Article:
1931 Maserati 4CS 1100
4CS was Maserati’s first sports car intended for the 1100cc class at the Mille Miglia. These little endurance racers were designed from the successful straight-eight grand prix cars which the Maserati brothers used to found their company. They continued the firm’s success by winning class victories at the Mille Miglia in 1932, 1934, 1935 and ’36.
What made the 4CS so potent was a near 100 bhp-per-liter engine with twin overhead camshafts, dry sump lubrication and roots supercharger. The combination of this power with a slim, cycle fender body and drilled chassis made the 4CS attractive to private drivers and customers including Taruffi, Bianco and Scuderia Subalpina which were promised almost 95mph.
The first 4CS 1100 appeared as a prototype at the 1931 Mille Miglia and was initially named after its detachable cylinder head construction, or cilindi testa riportata (4CTR). Eventually, five cars would follow and adopt the 4CS moniker. The first of these was displayed with Brianza coachwork at the 1932 Milan Motor Show.
Never resting on a single engine or design, the Maserati Brothers produced a huge number of 4CS variants including the single seat 4CM for Vetturetta classes. Maserati also experimented with increasingly larger engines, the most immediate of which was the 4CS 1500 which shared its cylinder dimensions with the Grand Prix car and used a fixed-head design. Later designs included the 4CS 2000 and 2500 with completed revised engine blocks.
Important Maserati 4CS 1100 Chassis
Chassis no. 1124 – This car was delivered to Turin-based Scuderia Subalpina on March 15, 1935, a quasi-works-team associated with Maserati. It was one of three Mille Miglia sports cars ordered by this wealthy and well-connected racing team. The 1935 event saw Subalpina’s new 1124 being driven in the great race by either Gildo Strazza (racing number 20 or by Guido Romano (racing number 23). Of the two cars only Romano finished in a respectable 25th place overall.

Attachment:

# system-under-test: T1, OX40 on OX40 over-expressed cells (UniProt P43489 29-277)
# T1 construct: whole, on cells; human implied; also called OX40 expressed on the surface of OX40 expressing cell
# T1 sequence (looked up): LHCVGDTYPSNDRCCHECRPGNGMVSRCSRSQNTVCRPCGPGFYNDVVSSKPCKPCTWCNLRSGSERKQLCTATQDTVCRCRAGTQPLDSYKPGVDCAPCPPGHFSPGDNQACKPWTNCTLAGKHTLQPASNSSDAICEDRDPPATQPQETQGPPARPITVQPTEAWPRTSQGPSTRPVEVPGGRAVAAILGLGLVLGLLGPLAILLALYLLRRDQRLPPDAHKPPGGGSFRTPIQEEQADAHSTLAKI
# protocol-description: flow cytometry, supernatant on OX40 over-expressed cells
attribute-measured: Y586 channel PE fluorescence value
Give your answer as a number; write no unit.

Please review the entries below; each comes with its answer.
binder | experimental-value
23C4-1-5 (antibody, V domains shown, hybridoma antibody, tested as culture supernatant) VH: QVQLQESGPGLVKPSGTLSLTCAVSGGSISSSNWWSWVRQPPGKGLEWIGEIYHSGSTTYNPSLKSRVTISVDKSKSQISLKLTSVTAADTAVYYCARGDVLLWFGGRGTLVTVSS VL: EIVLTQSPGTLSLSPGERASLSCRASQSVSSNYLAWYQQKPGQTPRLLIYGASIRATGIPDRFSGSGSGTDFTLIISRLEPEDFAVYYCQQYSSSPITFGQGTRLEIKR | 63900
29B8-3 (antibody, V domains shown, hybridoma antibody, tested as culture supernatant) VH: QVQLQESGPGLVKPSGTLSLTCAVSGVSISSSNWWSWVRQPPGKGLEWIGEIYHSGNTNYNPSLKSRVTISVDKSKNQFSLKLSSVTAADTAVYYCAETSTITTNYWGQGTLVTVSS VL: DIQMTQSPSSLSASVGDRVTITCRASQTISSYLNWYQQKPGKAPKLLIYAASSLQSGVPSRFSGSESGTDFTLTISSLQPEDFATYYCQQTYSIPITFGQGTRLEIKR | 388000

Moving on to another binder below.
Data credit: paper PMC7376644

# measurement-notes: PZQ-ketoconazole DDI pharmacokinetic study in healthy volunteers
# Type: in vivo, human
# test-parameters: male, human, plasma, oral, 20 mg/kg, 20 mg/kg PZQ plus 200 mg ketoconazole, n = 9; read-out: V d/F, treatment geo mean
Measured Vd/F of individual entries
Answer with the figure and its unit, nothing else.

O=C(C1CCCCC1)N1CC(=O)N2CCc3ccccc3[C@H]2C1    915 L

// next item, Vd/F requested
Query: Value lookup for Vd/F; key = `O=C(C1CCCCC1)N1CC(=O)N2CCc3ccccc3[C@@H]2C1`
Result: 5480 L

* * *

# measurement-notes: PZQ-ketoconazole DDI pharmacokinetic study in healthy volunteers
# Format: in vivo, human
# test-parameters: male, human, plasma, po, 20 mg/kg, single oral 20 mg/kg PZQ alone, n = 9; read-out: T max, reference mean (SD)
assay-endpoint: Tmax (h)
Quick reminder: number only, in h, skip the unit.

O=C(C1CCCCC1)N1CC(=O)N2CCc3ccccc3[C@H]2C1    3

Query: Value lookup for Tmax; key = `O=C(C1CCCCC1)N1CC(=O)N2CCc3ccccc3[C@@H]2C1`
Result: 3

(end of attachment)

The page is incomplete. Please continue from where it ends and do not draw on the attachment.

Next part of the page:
Chassis 1124 was then reequipped with a 1500cc engine in place of its original 1100cc power unit. By 1969 the car was owned by Briggs Cunningham with drastic alterations including an independent front suspension and a new all-enveloping body much was much wider and habitable than the original cycle fender version.
This car was offered at Les Grandes Marques a Monaco – Important Historic Motor Cars and Automobilia Auction by Bonhams on 20 May 2006. It was the highlight sale of the weekend, fetching 550 000 Euros.
1931 Maserati 4CS 1100 Images
|submitted by||Richard Owen|
|engine||Supercharged Inline-4 w/Dry Sump Lubrication|
|aspiration||Roots Supercharger with Weber 48ASS|
|displacement||1088 cc / 66.4 in³|
|bore||65 mm / 2.56 in|
|stroke||82 mm / 3.23 in|
|power||67.1 kw / 90.0 bhp @ 5300 rpm|
|specific output||82.72 bhp per litre|
|bhp/weight||bhp per tonne|
|body / frame||Aluminum body Over Steel Laddter-Type Chassis|
|front brakes||Mechanical Drums|
|f brake size||mm / in|
|rear brakes||Mechanical Drums|
|r brake size||mm / in|
|front wheels||F 43.2 x 10.2 cm / 17.0 x 4.0 in|
|rear wheels||R 43.2 x 10.2 cm / 17.0 x 4.0 in|
|steering||Worm & Sector|
|f suspension||Rigid Axle w/Leaf Springs, Friction Dampers|
|r suspension||Rigid Axle w/Leaf Springs, Friction Dampers|
|curb weight||700 kg / 1543 lbs|
|wheelbase||2450 mm / 96.5 in|
|front track||1200 mm / 47.2 in|
|rear track||1200 mm / 47.2 in|
|length||3680 mm / 144.9 in|
|width||1480 mm / 58.3 in|
|height||1350 mm / 53.1 in|
|top speed||~149.7 kph / 93.0 mph|